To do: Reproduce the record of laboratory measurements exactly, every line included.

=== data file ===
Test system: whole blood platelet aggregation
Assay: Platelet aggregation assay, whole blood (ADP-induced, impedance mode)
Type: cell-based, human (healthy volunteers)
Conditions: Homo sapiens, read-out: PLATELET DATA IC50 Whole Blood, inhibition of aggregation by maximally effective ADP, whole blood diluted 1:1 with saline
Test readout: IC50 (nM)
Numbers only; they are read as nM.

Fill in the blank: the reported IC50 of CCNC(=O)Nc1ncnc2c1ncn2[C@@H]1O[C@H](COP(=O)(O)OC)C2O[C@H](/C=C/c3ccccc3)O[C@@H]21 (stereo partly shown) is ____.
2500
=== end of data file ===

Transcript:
Test system: whole blood platelet aggregation
Assay: Platelet aggregation assay, whole blood (ADP-induced, impedance mode)
Type: cell-based, human (healthy volunteers)
Conditions: Homo sapiens, read-out: PLATELET DATA IC50 Whole Blood, inhibition of aggregation by maximally effective ADP, whole blood diluted 1:1 with saline
Test readout: IC50 (nM)
Numbers only; they are read as nM.

Fill in the blank: the reported IC50 of CCNC(=O)Nc1ncnc2c1ncn2[C@@H]1O[C@H](COP(=O)(O)OC)C2O[C@H](/C=C/c3ccccc3)O[C@@H]21 (stereo partly shown) is ____.
2500